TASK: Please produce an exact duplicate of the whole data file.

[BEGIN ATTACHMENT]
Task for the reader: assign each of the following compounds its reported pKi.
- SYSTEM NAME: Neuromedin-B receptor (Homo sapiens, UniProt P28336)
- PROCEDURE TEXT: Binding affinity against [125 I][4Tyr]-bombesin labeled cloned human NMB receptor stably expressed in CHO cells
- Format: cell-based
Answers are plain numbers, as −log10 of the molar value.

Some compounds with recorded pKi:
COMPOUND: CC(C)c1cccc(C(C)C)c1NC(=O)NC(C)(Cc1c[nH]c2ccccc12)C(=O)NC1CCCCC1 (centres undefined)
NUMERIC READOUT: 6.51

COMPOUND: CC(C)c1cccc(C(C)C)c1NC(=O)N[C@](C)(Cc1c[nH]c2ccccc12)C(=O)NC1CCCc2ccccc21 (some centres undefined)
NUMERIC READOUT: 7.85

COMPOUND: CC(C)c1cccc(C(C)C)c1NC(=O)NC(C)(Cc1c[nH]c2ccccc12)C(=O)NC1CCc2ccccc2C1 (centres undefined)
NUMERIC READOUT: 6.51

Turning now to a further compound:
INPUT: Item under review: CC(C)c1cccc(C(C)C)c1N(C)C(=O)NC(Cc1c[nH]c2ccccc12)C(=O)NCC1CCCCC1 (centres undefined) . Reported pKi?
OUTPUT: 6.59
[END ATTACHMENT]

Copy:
Task for the reader: assign each of the following compounds its reported pKi.
- SYSTEM NAME: Neuromedin-B receptor (Homo sapiens, UniProt P28336)
- PROCEDURE TEXT: Binding affinity against [125 I][4Tyr]-bombesin labeled cloned human NMB receptor stably expressed in CHO cells
- Format: cell-based
Answers are plain numbers, as −log10 of the molar value.

Some compounds with recorded pKi:
COMPOUND: CC(C)c1cccc(C(C)C)c1NC(=O)NC(C)(Cc1c[nH]c2ccccc12)C(=O)NC1CCCCC1 (centres undefined)
NUMERIC READOUT: 6.51

COMPOUND: CC(C)c1cccc(C(C)C)c1NC(=O)N[C@](C)(Cc1c[nH]c2ccccc12)C(=O)NC1CCCc2ccccc21 (some centres undefined)
NUMERIC READOUT: 7.85

COMPOUND: CC(C)c1cccc(C(C)C)c1NC(=O)NC(C)(Cc1c[nH]c2ccccc12)C(=O)NC1CCc2ccccc2C1 (centres undefined)
NUMERIC READOUT: 6.51

Turning now to a further compound:
INPUT: Item under review: CC(C)c1cccc(C(C)C)c1N(C)C(=O)NC(Cc1c[nH]c2ccccc12)C(=O)NCC1CCCCC1 (centres undefined) . Reported pKi?
OUTPUT: 6.59